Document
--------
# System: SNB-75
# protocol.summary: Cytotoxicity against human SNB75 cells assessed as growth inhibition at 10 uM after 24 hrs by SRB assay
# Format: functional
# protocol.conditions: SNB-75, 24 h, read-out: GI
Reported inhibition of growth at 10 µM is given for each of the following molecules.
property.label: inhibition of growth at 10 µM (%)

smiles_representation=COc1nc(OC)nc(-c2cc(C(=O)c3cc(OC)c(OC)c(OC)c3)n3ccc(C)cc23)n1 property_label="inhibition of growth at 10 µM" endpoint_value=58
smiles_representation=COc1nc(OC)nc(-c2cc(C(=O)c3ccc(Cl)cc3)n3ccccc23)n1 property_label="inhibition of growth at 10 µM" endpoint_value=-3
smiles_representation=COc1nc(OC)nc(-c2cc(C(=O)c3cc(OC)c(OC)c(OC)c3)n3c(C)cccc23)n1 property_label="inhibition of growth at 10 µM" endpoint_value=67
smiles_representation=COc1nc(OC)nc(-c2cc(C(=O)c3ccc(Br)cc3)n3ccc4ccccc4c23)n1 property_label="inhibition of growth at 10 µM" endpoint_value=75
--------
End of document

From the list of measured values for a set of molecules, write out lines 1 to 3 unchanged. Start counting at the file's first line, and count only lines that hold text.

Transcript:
# System: SNB-75
# protocol.summary: Cytotoxicity against human SNB75 cells assessed as growth inhibition at 10 uM after 24 hrs by SRB assay
# Format: functional